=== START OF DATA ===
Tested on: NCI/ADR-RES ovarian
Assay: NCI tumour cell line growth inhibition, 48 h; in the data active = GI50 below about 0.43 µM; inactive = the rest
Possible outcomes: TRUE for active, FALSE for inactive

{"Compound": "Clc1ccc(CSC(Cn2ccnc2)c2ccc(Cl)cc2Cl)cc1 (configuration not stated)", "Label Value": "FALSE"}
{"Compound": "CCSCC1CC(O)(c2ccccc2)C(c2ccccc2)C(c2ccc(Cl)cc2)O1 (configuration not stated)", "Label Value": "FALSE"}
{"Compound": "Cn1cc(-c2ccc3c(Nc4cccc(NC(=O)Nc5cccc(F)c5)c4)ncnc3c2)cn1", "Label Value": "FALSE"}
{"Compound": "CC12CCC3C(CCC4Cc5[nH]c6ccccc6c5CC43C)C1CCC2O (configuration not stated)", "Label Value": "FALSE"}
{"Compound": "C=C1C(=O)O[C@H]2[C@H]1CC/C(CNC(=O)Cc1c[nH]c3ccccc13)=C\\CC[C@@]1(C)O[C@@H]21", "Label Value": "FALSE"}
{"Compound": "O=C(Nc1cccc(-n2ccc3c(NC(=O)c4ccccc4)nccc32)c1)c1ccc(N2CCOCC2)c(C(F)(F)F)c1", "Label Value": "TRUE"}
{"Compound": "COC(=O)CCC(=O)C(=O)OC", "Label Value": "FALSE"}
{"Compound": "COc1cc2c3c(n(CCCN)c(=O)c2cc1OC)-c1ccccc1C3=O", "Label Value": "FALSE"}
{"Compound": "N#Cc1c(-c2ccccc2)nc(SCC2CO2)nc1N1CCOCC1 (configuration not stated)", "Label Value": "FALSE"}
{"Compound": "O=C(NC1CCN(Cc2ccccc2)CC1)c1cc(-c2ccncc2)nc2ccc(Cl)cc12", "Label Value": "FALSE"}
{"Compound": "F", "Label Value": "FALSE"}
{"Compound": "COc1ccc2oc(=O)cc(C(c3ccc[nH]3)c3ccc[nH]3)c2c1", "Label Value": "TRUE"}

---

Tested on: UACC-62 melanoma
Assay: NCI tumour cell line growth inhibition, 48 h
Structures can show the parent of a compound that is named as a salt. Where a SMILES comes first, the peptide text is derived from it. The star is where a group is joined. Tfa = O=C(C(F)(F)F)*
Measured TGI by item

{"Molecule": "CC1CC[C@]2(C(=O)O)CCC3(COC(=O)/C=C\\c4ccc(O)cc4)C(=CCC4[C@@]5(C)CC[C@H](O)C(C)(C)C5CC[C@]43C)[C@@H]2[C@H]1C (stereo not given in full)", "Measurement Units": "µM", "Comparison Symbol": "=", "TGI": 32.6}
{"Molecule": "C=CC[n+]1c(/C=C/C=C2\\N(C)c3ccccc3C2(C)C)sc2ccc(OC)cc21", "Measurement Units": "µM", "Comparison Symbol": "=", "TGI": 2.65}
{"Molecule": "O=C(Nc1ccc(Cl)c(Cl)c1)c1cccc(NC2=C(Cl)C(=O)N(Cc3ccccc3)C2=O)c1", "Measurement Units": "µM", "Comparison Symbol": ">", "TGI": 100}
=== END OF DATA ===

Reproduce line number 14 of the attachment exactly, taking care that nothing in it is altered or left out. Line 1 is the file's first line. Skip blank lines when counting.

{"Compound": "F", "Label Value": "FALSE"}